On July 6th 1988, North Sea-based oil production platform Piper Alpha – located just off the coast of Aberdeen in Scotland – exploded, with both oil and gas fires destroying the platform and killing 167 people, including two crewmen on board a rescue vessel. Some 61 workers managed to escape, but 30 bodies of those killed were never recovered.
This, according to the Guardian, is the deadliest oil rig incident ever to have taken place anywhere in the world, with controversy around the case heightened after a report found that operator Occidental Petroleum had failed to implement appropriate maintenance and safety procedures.
Now, nearly 30 years after the disaster, Oil & Gas UK has held a major safety conference with nearly 700 people in attendance, designed to help the industry make choices that will have a positive impact on safety culture.
Safety 30 was opened on its final day by Paul Wheelhouse, Scottish energy minister, who noted that he vividly recalled the Piper Alpha incident and that safety should always be the top priority above everything else.
Survivor of the disaster Steve Rae helped to close the conference by challenging everyone there present to make conscious choices to do one thing differently to make changes where safety culture is concerned.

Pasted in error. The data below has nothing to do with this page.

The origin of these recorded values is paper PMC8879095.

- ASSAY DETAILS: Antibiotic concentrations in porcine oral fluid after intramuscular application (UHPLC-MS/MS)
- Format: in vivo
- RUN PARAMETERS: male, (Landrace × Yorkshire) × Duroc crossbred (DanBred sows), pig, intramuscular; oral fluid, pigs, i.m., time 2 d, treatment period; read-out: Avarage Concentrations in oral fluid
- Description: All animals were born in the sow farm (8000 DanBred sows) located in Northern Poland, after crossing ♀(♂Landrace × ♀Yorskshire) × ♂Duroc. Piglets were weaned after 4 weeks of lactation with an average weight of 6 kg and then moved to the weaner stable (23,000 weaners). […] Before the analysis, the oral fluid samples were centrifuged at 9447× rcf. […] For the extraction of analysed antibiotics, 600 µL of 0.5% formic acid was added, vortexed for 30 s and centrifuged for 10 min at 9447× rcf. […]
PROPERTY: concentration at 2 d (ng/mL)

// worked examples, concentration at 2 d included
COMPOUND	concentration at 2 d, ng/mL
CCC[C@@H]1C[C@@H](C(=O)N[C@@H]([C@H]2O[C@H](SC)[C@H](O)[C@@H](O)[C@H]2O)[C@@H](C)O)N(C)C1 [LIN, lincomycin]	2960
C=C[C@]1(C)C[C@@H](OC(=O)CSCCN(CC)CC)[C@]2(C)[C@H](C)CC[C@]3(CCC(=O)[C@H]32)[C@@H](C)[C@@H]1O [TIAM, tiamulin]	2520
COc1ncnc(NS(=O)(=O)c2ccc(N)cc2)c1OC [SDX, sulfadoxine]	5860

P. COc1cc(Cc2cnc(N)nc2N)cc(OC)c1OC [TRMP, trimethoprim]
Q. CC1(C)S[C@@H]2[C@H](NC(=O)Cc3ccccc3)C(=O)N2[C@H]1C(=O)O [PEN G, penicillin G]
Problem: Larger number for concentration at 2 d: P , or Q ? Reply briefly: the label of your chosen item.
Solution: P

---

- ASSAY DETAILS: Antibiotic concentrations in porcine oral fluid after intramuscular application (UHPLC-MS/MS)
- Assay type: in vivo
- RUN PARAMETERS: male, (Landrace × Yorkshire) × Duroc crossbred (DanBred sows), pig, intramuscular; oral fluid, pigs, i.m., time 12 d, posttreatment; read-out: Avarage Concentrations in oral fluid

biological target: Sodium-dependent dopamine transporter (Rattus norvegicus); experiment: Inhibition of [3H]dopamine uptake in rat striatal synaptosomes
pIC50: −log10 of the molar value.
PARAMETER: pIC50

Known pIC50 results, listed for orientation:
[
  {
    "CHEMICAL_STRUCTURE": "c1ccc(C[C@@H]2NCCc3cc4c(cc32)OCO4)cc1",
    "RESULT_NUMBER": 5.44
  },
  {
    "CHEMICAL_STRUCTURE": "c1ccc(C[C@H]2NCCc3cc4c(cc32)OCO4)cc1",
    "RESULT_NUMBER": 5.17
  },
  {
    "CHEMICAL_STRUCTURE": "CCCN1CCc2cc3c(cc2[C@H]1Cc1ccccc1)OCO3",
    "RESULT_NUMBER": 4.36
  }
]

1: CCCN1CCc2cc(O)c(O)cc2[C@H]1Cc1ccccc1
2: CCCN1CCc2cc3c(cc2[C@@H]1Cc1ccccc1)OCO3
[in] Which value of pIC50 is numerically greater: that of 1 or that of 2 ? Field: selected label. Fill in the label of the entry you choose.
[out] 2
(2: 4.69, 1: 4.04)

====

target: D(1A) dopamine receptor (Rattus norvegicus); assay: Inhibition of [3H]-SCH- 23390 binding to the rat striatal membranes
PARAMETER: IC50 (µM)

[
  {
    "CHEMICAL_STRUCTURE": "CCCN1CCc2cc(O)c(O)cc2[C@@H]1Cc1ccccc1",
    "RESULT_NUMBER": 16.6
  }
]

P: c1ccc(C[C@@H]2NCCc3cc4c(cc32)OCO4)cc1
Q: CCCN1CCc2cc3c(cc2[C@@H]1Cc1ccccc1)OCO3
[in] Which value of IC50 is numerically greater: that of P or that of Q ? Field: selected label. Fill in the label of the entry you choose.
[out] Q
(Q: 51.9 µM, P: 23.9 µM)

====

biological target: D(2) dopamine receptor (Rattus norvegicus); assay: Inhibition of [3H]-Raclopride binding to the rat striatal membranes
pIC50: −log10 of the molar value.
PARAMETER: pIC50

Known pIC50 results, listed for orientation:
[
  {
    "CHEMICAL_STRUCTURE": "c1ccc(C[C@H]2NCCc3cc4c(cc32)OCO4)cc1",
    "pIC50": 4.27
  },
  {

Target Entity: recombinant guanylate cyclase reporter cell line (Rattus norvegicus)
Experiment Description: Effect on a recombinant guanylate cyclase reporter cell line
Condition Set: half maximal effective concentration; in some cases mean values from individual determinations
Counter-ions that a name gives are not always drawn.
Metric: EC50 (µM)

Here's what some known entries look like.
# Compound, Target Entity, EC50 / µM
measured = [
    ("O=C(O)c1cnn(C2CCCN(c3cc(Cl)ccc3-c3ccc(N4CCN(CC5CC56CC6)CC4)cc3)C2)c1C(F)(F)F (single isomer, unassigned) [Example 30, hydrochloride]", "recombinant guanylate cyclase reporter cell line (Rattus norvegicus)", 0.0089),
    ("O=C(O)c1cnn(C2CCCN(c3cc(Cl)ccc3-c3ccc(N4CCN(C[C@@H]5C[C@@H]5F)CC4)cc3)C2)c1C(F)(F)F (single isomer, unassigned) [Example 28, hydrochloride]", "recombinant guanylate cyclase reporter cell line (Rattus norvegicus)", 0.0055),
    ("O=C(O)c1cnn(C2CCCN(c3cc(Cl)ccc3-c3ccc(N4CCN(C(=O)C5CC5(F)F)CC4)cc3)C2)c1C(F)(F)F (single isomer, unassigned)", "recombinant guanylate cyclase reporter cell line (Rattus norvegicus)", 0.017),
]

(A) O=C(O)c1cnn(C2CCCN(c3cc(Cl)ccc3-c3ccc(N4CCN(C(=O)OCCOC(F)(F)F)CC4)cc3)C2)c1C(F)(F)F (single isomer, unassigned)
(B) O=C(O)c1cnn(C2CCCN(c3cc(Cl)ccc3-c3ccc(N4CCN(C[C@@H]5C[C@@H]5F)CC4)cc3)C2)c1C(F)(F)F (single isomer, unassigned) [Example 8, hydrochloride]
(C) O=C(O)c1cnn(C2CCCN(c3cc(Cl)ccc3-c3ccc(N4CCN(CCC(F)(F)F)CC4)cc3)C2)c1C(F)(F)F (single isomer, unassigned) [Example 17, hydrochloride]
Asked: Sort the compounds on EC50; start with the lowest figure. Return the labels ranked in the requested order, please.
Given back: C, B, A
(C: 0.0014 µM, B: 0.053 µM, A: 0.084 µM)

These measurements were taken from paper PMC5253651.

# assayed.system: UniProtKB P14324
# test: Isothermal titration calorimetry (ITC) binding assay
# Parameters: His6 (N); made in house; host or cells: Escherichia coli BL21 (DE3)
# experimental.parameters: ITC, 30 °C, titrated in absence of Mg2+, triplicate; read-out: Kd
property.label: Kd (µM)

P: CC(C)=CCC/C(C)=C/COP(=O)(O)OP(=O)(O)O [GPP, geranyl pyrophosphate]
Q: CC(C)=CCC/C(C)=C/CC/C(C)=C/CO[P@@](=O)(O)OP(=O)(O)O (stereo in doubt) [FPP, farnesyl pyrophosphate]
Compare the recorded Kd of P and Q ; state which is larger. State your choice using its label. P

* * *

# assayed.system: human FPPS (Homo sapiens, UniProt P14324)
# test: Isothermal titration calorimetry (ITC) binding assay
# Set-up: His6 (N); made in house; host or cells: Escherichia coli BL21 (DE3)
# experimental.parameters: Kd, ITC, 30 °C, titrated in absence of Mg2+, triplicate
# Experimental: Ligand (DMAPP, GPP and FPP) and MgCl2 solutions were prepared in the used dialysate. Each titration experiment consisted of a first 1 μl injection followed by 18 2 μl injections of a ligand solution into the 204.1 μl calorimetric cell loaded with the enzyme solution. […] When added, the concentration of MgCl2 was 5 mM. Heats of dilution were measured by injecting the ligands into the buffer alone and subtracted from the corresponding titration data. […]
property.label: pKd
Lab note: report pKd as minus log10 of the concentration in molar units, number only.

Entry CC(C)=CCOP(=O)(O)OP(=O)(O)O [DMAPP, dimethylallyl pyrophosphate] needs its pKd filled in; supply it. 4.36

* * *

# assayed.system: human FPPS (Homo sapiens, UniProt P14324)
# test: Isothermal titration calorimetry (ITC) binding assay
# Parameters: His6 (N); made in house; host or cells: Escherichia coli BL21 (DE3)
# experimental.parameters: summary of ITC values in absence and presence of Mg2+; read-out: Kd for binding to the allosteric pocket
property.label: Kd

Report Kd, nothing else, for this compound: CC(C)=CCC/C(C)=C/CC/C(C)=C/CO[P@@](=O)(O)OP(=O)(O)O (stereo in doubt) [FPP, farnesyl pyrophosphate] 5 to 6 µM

Mr Rae, who still works in the industry as an operations manager, explained that the changing labour force in this particular industry learns differently and expects to see technology included in the learning process.
However, little effort has been made to assess and develop cognitive soft skills and the sector could learn more about training from the aviation industry which is now bringing together technical and non-technical training so as to help build resilience in pilots, he went on to say.
Commenting on the conference, chief executive of Oil & Gas UK Deirdre Michie said: “From Lord Cullen opening Safety 30 to Piper Alpha survivor Steve Rae sharing safety reflections with two of industry’s next generation, it has been an engaging and insightful conference.
“The tragedy of Piper Alpha left a safety legacy that must remain with us – as we have highlighted these last two days – and I sincerely hope that we all now go back to our workplaces better informed, motivated and committed to doing our part to improve process safety across the industry.”
The Health & Safety Executive’s director of energy division Chris Flint made further comments, saying it is clear that warning signs have indeed been present before incidents have occurred and had they been recognised and acted upon, disasters such as Piper Alpha could have been prevented.
Lord Cullen, meanwhile, who wrote the initial report into the incident back in the late 80s, has now said that managers in the offshore industry should be more inquisitive about workers’ experiences and safety worries. He issued a call to leaders in the sector to be more alert to signs of danger, the Scotsman reports.
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